CRANE LAKE- The official start of winter comes in December, but the official start of competitive winter snowmobiling was this last Saturday for the kids competing in the KCPRO East Youth Ice Racing …
CRANE LAKE- The official start of winter comes in December, but the official start of competitive winter snowmobiling was this last Saturday for the kids competing in the KCPRO East Youth Ice Racing circuit, with the season kickoff event held at Crane Lake.
The Kids Championship Power Racing Organization (KCPRO) started in 1987 in Thief River Falls, and four years later KCPRO East was formed when the organization split into two divisions. Racers ages four to 17 vie for checkered flags in a dozen classes by piloting their snowmobiles around a 25-foot-wide oval track. Most of the kids compete in multiple classes.
The Crane Lake oval was created just a little way offshore north of the Crane Lake Bar and Grill, one of KCPRO East’s gold-level sponsors.
For the 15 kids who showed up with their entourages in tow, this was more than just a friendly get together for a little fun scooting around on the ice. This is serious racing.
A long row of trucks and cargo vans along one side of the oval created a little racing village, serving as both the pit area and a place for all to mingle throughout the day. Most of the cargo vans doubled as both snowmobile transports and workshops on wheels, equipped to handle routine tasks like gear changes for different classes and the inevitable breakdowns that come hand in hand with motor sports.
While most took in the racing standing along the track to cheer the racers on, other spectators who rolled in for the event sat in the heated comfort of idling trucks parked a safe distance beyond a snow retaining wall.
All the kids racing have to be licensed through International Snowmobile Racing Inc., and safety is paramount. Approved helmets and protective body armor are required, with blaze orange covering most of the gear for high visibility, particularly in the event a rider takes a tumble during a race. Because kids pushing the limits while learning a new sport are going to make mistakes, the racing oval is bounded by a four-foot-high snow wall to cushion and contain the crash of a skidding or rolling snowmobile and rider. Spotters are located all around the track to immediately signal a red-flag halt to a race if a snowmobile stalls or goes out of control.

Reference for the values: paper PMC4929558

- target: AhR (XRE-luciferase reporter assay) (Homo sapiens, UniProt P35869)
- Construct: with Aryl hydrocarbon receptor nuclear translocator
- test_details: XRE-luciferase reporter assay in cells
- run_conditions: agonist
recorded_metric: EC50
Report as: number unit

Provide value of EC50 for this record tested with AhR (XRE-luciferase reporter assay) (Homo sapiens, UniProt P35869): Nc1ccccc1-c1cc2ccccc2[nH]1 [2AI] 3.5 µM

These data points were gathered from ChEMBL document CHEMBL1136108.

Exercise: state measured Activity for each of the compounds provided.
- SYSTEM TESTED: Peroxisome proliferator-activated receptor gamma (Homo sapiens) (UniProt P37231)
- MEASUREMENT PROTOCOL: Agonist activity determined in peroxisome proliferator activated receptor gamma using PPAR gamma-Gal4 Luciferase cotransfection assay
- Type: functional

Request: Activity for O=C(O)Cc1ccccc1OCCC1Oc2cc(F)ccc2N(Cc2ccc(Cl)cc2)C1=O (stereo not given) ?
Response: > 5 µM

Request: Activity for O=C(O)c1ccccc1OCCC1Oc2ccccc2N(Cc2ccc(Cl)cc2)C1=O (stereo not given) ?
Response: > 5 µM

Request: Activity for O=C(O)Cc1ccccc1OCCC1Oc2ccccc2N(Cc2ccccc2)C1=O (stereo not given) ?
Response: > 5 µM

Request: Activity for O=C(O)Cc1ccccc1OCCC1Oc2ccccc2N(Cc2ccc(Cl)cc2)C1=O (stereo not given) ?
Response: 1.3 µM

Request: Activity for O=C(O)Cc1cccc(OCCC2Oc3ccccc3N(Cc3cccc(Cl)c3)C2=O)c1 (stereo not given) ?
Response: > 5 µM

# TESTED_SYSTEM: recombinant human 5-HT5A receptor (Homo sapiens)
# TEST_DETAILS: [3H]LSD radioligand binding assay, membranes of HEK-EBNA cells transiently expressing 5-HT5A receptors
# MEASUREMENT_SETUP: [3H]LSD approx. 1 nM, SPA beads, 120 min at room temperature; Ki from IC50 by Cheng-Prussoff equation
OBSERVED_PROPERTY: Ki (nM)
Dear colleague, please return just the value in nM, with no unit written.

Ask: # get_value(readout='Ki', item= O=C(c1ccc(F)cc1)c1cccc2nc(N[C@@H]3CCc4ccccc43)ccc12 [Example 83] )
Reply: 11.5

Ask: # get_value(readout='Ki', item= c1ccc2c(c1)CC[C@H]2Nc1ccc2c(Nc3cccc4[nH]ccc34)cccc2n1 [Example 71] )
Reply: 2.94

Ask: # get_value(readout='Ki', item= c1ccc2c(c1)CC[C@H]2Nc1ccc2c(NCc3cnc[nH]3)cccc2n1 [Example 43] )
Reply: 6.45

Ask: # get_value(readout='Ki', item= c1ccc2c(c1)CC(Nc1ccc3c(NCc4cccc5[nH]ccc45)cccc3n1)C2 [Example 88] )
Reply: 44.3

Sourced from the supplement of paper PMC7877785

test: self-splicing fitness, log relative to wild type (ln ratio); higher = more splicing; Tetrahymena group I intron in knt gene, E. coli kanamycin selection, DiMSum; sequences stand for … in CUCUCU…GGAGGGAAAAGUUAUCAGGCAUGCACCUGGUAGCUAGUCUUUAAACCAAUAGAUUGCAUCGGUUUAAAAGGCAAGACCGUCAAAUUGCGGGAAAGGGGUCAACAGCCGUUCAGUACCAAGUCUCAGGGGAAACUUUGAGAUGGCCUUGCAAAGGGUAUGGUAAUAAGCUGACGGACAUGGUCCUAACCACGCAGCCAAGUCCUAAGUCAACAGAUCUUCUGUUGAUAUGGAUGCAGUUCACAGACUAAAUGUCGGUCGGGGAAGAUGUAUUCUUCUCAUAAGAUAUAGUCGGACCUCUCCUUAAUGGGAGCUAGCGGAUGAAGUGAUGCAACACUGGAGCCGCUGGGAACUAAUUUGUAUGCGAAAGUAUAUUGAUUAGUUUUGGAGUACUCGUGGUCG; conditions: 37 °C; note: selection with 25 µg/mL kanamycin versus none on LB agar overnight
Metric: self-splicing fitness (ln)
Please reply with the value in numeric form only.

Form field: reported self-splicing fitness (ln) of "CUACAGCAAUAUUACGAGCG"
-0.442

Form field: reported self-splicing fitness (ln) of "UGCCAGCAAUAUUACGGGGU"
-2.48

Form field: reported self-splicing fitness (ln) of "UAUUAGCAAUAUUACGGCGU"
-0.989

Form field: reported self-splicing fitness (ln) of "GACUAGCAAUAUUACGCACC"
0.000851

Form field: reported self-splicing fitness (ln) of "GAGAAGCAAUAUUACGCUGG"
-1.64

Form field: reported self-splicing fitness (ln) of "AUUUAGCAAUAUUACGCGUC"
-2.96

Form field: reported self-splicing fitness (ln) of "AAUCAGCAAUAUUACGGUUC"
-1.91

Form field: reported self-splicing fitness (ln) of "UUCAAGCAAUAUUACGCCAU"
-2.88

Of course, it appeared that most of the young racers were as thrilled with the excitement of a wipe out as they were crossing the finish line, as one after another popped back up pumping their fists and accepting high fives from their fellow competitors.
KCPRO East riders come from a widespread area, including Wisconsin, but there’s an enthusiastic North Country contingent among them, including Brecken Cornelius, Owen Holmes, and Brexton McCormick, all of Cook, and Logan and Kayla Larsen, of Ely.
Kristen Scott, a Crane Lake native, and her boyfriend, Matt Holmes, are doubly busy on race days. Scott is mom to Brecken Cornelius, and Owen Holmes is Matt’s son.
“This is our third year,” Scott said. “We started halfway through in our first year and everyone was super awesome and brought us through everything.”
That sense of camaraderie, clearly evident among those at the track on Saturday, is an essential part of KCPRO East’s mission to foster friendship, good sportsmanship, and family fun.
“It’s just so nice to have all the families get together,” Scott said. “The kids are out here playing all day. They’re racing, but they’re playing and throwing snowballs and sliding around all the time in between.”
And what was the first thing out of Brecken’s mouth when he was asked what he liked best?
“Making friends,” he said.
But he also said he liked beating people on the track, and he did pretty well in that regard, too, winning three races on Saturday. He has two sleds, he said, a 120 and a 206, and he’s looking forward to the day when he can race bigger snowmobiles.
But while Kristen and Brecken casually waited outside, the atmosphere inside their cargo van was more intense. Matt Holmes, a former racer himself, was in a race against time trying to change the gearing on one of the sleds before kids were called to the line for the next race.
“It’s a lot of work, but it’s a lot of fun,” he said. “And it’s a bunch of great people. We’re all helping each other out. As much as I’ve had to borrow some stuff this weekend, we loan out stuff other weekends, because we all have fun together.”
And that leads back to what Scott said was the big lesson learned for the first event of the season.
“Just bring more parts,” she laughed. “Bring more parts.”
Scott and Holmes and the kids will have nine more opportunities this season to get the parts mix right, with races scheduled through early March. They and the other local racers will get the chance to finish the season close to home, too, with a March 5 race at Shagawa Lake, in Ely, and a March 12 finale on the Cook end of Lake Vermilion.
The North Country crew collectively had a good showing on Saturday. Brecken Cornelius picked up firsts in the SuperStock 120, Improved 120, and SemiPro 206 classes, and added a fourth-place finish in Spec 206. Logan Larsen won Spec 206, with Kayla Larsen placing second. Logan Larsen also placed third in the Champ 1 and Champ 2 classes and fifth in Improved 120. Kayla Larsen brought home another second in SemiPro 206. Brexton McCormick placed second in Stock 120 and SuperStock 120 and third in Improved 120. Owen Holmes took third in Beginner 120 and fourth in Amateur 120.
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